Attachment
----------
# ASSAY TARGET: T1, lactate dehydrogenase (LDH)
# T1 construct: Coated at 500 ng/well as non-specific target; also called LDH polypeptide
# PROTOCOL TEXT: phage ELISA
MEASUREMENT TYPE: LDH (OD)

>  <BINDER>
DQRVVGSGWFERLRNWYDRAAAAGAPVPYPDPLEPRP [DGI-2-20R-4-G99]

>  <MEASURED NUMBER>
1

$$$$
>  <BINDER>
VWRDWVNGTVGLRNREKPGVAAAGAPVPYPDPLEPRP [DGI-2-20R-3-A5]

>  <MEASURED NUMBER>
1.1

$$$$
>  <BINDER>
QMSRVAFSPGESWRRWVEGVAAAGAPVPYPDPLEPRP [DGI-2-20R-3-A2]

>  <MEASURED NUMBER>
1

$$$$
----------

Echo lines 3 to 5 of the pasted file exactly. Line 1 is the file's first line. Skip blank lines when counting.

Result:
# PROTOCOL TEXT: phage ELISA
MEASUREMENT TYPE: LDH (OD)

>  <BINDER>